This study highlights the importance of SHIP-1 as a potential tumor suppressor that regulates immunosuppressive MDSC and TAM development and function, which impact anti-tumor immune responses in PC pre-clinical models. Our results strongly suggest that the dietary bioflavonoid API may be therapeutically beneficial in restoring SHIP-1 expression via repressing inflammatory pancreatic tumor-derived factors. Therefore, API therapy increases SHIP-1 expression, restoring normal myelopoiesis which, in turn, reduces immunosuppressive M2-like TAM and converts them into immunogenic M1-like TAM in the TME, thus enhancing anti-tumor immune responses (i.e., CD8+ T cells) and leading to pancreatic tumor regression (Figure 8). The results from this study suggest that augmenting SHIP-1 expression may be a novel means to promote tumoricidal macrophages for the treatment of pancreatic cancer.

Supplementary Materials

The following are available online at https://www.mdpi.com/2072-6694/12/12/3631/s1, Figure S1: API reduces inflammation, MDSC percentages and increases SHIP-1 in HPC mice. Figure S2: API reduces splenic MDSC subsets and increases SHIP-1 expression in OPC mice. Figure S3: Gating strategy used to define MDSC and TAM subsets in all murine PC models used in this study. Figure S4: It appears that API treatment has minimal immunomodulatory effects on tumor-free C57BL/6 mice. Figure S5: API increases Ly6CLow M1-like TAM and decreases Ly6CLow M2-like TAM in the TME of OPC mice. Figure S6: API decreases Treg percentages in the spleen and TME of OPC mice. Figure S7: API reduces proportion of splenic MDSC subsets and increases SHIP-1 expression in KC-HPC mice. Figure S8: API increases Ly6CLow M1-like TAM and decreases Ly6CLow M2-like TAM in the TME of KC-HPC mice. Figure S9: SHIP-1 expression controls the development of Ly6CLow M1-like TAM in HPC mice. Figure S10: Uncropped Western blot images from Figure 6D. Figure S11: API decreases the anti-apoptotic protein, Bcl-2, in the TME of OPC mice. Figure S12: API increases Perforin and Granzyme B expression in the TME of OPC mice. Figure S13: Uncropped western blot images from Figure 7G.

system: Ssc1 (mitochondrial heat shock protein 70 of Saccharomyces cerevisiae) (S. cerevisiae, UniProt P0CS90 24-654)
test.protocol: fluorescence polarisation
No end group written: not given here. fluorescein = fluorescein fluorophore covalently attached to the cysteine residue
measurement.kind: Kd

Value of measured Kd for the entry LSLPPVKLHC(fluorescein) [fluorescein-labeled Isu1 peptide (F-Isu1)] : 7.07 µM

Author Contributions

T.G. conceived, designed and supervised the study; G.K. and M.L.H. provided critical research animals; K.V.-A., I.O.R., K.H., C.A. carried out the experiments; D.D. performed post-surgery image analysis; K.J. undertook histopathological analysis; K.V.-A., K.H. and C.A., prepared the figures; T.G. wrote the original draft of the manuscript; T.G., K.V.-A., C.A., K.H., G.K. and M.L.H. reviewed and edited the manuscript. All authors have read and agreed to the published version of the manuscript.

Funding

This work was supported by the National Cancer Institute, Center to Reduce Cancer Health Disparities under Grant (1R21 CA179668-01A1 to T.G.); University of South Florida Bridge Funding to T.G.; and Florida Department of Health James Esther King under Grant (8KJ09 to T.G.).

Acknowledgments

We would like to thank former staff member and current students for their technical assistance, especially Bradley Miller. We would also like to thank Charlie Szekeres director of USF Fred Wright Flow Cytometry Core, USF Comparative Medicine (especially Margi Baldwin for performing pancreatomy surgeries to generate pancreatic cancer models) and the Moffitt SAIL Core for service of 2100 Vevo Ultrasound Imaging System. We would like to thank Henian Chen, Biostatistician and Director of Study Design & Data Analysis Center of the College of Public Health at USF. We like to thank Surinder Batra for the novel UN-KC-6141 pancreatic cancer cell line. We dedicate this article to the loving memory of Ivannie Ortiz Rivera, M.S., who passed away during the preparation of this manuscript.

Conflicts of Interest

The authors report no conflict of interest.

Abbreviations

API Apigenin
Bcl-2B-cell lymphoma 2
CK2Casein kinase II
DAPI4′,6-diamidino-2-phenylindole
DMSODimethyl sulfoxide
GAPDHGlyceraldehyde 3-phosphate dehydrogenase
GM-CSFGranulocyte macrophage-colony stimulating factor
HPCHeterotopic pancreatic cancer